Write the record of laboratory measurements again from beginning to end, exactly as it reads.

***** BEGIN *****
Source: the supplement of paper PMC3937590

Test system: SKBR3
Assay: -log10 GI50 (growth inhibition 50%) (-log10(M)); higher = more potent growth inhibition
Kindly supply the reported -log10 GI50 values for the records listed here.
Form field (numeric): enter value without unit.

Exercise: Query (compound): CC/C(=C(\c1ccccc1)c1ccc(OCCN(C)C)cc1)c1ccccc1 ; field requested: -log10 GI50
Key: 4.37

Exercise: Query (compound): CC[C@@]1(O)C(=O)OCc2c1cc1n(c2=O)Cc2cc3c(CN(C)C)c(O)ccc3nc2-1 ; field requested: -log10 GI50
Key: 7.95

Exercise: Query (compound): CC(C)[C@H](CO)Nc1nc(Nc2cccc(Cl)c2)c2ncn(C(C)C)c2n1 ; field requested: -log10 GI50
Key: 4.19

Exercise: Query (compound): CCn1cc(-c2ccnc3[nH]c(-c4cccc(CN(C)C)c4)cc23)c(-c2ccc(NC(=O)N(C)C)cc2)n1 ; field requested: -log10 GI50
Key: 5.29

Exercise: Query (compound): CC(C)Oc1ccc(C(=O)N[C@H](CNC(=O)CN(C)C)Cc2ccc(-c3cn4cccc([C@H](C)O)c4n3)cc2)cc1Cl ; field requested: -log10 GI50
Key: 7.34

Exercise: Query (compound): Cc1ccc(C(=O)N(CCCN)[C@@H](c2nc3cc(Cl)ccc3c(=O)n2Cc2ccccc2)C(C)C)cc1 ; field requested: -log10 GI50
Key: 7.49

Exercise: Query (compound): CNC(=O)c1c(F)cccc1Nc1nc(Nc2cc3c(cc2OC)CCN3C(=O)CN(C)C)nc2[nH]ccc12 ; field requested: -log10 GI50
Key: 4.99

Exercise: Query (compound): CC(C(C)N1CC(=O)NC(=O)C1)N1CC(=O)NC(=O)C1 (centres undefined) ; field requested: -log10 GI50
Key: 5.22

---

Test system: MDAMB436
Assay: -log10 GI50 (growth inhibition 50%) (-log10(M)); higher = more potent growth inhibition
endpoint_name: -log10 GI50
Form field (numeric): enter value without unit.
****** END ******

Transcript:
Source: the supplement of paper PMC3937590

Test system: SKBR3
Assay: -log10 GI50 (growth inhibition 50%) (-log10(M)); higher = more potent growth inhibition
Kindly supply the reported -log10 GI50 values for the records listed here.
Form field (numeric): enter value without unit.

Exercise: Query (compound): CC/C(=C(\c1ccccc1)c1ccc(OCCN(C)C)cc1)c1ccccc1 ; field requested: -log10 GI50
Key: 4.37

Exercise: Query (compound): CC[C@@]1(O)C(=O)OCc2c1cc1n(c2=O)Cc2cc3c(CN(C)C)c(O)ccc3nc2-1 ; field requested: -log10 GI50
Key: 7.95

Exercise: Query (compound): CC(C)[C@H](CO)Nc1nc(Nc2cccc(Cl)c2)c2ncn(C(C)C)c2n1 ; field requested: -log10 GI50
Key: 4.19

Exercise: Query (compound): CCn1cc(-c2ccnc3[nH]c(-c4cccc(CN(C)C)c4)cc23)c(-c2ccc(NC(=O)N(C)C)cc2)n1 ; field requested: -log10 GI50
Key: 5.29

Exercise: Query (compound): CC(C)Oc1ccc(C(=O)N[C@H](CNC(=O)CN(C)C)Cc2ccc(-c3cn4cccc([C@H](C)O)c4n3)cc2)cc1Cl ; field requested: -log10 GI50
Key: 7.34

Exercise: Query (compound): Cc1ccc(C(=O)N(CCCN)[C@@H](c2nc3cc(Cl)ccc3c(=O)n2Cc2ccccc2)C(C)C)cc1 ; field requested: -log10 GI50
Key: 7.49

Exercise: Query (compound): CNC(=O)c1c(F)cccc1Nc1nc(Nc2cc3c(cc2OC)CCN3C(=O)CN(C)C)nc2[nH]ccc12 ; field requested: -log10 GI50
Key: 4.99

Exercise: Query (compound): CC(C(C)N1CC(=O)NC(=O)C1)N1CC(=O)NC(=O)C1 (centres undefined) ; field requested: -log10 GI50
Key: 5.22

---

Test system: MDAMB436
Assay: -log10 GI50 (growth inhibition 50%) (-log10(M)); higher = more potent growth inhibition
endpoint_name: -log10 GI50
Form field (numeric): enter value without unit.